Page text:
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dc.contributor.advisorTemple, Judy Nolteen_US
dc.contributor.authorMarshall, Christine Lowella
dc.creatorMarshall, Christine Lowellaen_US
dc.date.accessioned2013-05-09T09:02:24Z
dc.date.available2013-05-09T09:02:24Z
dc.date.issued1997en_US
dc.identifier.urihttp://hdl.handle.net/10150/288722
dc.description.abstractThe daughter of a Mohawk chief and an English immigrant, Pauline Johnson had an unusual childhood which exposed her to Shakespeare and Byron, as well as to her Mohawk grandfather's ancient stories. Her writing reflected her parents' optimism and belief that her dual heritage was the beginning of a new world in which native values and abilities would be integrated as important contributions to Canadian society as a whole. For nearly seventeen years Johnson toured Canada, the United States, and England, reciting her own poetry and adding her own humorous observations. Aware that her special draw to her audiences was her native heritage, Johnson assumed the stage persona of "The Mohawk Princess," and wore a buckskin dress, moccasins, a bearclaw necklace, and other accouterments as she recited angry poems protesting white treatment of native peoples. In the second half of her performance, however, she changed into an evening gown, thereby subverting her audience's expectation of the stereotyped identity, "Indian." Although her performances succeeded in disrupting, for an evening, the dominant colonial discourse, she was ultimately co-opted as a sentimental trope and today is often dismissed as a serious writer. However, such dismissal overlooks the fact that Pauline Johnson was the first and only native writer to make her living from her writing. During the four years between her retirement from the recital platform and her death in 1913, she produced more than 80 short stories that appeared in national magazines. This dissertation examines examples of the colonial discourse of her contemporaries and Johnson's response to such discourse for clues to her current near-exclusion from the Native American literary canon.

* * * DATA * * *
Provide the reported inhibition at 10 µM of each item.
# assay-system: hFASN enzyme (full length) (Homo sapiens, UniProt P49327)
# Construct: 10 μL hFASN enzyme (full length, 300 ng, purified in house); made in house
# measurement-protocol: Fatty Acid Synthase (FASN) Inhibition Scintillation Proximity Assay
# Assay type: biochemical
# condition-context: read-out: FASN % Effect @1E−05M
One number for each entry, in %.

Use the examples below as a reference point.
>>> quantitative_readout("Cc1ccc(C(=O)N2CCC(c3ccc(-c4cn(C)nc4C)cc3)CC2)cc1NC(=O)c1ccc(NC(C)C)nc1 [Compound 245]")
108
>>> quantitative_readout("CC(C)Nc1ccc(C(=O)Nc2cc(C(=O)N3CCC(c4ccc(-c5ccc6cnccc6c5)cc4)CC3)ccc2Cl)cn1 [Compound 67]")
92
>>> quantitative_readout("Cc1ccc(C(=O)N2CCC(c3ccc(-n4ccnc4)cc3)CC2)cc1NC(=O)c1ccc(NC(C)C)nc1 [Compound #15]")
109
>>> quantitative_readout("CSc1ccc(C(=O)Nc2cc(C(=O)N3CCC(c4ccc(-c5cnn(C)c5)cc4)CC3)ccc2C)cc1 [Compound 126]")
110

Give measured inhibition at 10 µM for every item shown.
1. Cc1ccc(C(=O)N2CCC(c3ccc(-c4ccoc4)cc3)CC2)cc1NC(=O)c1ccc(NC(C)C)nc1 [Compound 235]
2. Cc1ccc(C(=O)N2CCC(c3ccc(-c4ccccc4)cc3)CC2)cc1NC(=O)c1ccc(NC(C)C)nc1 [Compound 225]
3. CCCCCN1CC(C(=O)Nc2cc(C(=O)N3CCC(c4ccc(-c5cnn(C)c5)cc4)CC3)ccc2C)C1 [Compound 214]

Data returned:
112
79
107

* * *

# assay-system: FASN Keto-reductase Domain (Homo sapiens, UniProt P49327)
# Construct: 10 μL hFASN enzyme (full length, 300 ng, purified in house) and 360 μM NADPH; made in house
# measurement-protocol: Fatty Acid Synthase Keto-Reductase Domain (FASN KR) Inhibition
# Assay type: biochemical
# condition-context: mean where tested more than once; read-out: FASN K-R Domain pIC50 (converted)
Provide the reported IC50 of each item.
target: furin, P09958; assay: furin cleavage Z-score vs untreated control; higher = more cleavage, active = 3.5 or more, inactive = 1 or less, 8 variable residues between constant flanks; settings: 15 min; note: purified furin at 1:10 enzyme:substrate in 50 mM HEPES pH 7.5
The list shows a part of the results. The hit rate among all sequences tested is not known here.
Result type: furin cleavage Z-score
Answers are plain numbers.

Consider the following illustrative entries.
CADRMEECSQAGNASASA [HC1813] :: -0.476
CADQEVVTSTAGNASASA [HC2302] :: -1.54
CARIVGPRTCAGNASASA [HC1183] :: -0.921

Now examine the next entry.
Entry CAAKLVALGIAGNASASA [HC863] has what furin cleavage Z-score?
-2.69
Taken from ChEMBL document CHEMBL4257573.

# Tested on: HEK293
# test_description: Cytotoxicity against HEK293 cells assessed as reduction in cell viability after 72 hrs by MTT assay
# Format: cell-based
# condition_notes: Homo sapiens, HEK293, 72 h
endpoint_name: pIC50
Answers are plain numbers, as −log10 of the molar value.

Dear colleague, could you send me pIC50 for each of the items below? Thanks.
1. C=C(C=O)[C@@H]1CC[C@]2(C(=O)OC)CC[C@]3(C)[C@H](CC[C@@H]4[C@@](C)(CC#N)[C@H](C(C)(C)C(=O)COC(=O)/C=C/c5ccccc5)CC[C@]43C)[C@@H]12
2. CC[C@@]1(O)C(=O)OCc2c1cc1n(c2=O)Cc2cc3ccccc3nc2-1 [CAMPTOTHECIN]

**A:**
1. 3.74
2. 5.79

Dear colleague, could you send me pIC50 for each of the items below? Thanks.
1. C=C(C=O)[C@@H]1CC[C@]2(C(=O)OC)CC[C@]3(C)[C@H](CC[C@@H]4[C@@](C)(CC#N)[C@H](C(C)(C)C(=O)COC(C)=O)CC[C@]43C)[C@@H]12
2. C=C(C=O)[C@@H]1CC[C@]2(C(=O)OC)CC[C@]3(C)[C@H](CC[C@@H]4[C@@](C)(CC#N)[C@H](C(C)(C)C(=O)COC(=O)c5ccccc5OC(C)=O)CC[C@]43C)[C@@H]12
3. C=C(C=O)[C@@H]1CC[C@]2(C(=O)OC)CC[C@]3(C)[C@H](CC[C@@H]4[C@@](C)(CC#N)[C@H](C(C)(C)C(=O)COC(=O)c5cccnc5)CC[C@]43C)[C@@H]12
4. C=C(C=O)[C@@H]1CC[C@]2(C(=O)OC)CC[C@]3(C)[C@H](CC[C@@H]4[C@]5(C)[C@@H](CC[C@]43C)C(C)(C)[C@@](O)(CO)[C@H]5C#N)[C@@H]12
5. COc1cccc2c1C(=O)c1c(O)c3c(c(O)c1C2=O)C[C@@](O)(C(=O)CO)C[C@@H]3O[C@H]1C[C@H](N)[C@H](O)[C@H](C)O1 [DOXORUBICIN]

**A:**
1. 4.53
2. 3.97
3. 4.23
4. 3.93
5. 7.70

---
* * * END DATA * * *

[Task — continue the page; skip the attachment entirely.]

dc.language.isoen_USen_US
dc.publisherThe University of Arizona.en_US
dc.rightsCopyright © is held by the author. Digital access to this material is made possible by the University Libraries, University of Arizona. Further transmission, reproduction or presentation (such as public display or performance) of protected items is prohibited except with permission of the author.en_US
dc.subjectBiography.en_US
dc.subjectLiterature, Canadian (English).en_US
dc.subjectFolklore.en_US
dc.subjectLiterature, American.en_US
dc.subjectSociology, Ethnic and Racial Studies.en_US
dc.titleThe re-presented Indian: Pauline Johnson's "Strong Race Opinion" and other forgotten discoursesen_US
dc.typetexten_US
dc.typeDissertation-Reproduction (electronic)en_US
thesis.degree.grantorUniversity of Arizonaen_US
thesis.degree.leveldoctoralen_US
dc.identifier.proquest9806809en_US
thesis.degree.disciplineGraduate Collegeen_US
thesis.degree.disciplineEnglishen_US
thesis.degree.namePh.D.en_US
dc.identifier.bibrecord.b37541626en_US
refterms.dateFOA2018-08-13T15:32:26Z
html.description.abstractThe daughter of a Mohawk chief and an English immigrant, Pauline Johnson had an unusual childhood which exposed her to Shakespeare and Byron, as well as to her Mohawk grandfather's ancient stories. Her writing reflected her parents' optimism and belief that her dual heritage was the beginning of a new world in which native values and abilities would be integrated as important contributions to Canadian society as a whole. For nearly seventeen years Johnson toured Canada, the United States, and England, reciting her own poetry and adding her own humorous observations. Aware that her special draw to her audiences was her native heritage, Johnson assumed the stage persona of "The Mohawk Princess," and wore a buckskin dress, moccasins, a bearclaw necklace, and other accouterments as she recited angry poems protesting white treatment of native peoples. In the second half of her performance, however, she changed into an evening gown, thereby subverting her audience's expectation of the stereotyped identity, "Indian." Although her performances succeeded in disrupting, for an evening, the dominant colonial discourse, she was ultimately co-opted as a sentimental trope and today is often dismissed as a serious writer. However, such dismissal overlooks the fact that Pauline Johnson was the first and only native writer to make her living from her writing. During the four years between her retirement from the recital platform and her death in 1913, she produced more than 80 short stories that appeared in national magazines. This dissertation examines examples of the colonial discourse of her contemporaries and Johnson's response to such discourse for clues to her current near-exclusion from the Native American literary canon.


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